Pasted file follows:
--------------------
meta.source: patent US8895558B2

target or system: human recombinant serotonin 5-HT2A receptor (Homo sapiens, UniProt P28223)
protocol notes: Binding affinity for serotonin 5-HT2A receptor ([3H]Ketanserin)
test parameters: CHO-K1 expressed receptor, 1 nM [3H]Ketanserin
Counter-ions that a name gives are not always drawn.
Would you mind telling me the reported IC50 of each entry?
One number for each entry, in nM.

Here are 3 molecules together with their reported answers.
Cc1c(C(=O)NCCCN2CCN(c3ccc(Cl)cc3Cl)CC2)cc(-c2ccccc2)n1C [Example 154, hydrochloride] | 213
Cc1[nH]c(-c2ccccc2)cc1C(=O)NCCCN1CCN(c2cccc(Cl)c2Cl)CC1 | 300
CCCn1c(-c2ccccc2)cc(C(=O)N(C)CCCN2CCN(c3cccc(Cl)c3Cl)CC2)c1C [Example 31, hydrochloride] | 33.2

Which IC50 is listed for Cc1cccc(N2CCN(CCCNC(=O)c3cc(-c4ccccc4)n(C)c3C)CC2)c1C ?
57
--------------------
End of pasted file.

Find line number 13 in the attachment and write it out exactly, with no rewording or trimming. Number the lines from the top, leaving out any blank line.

57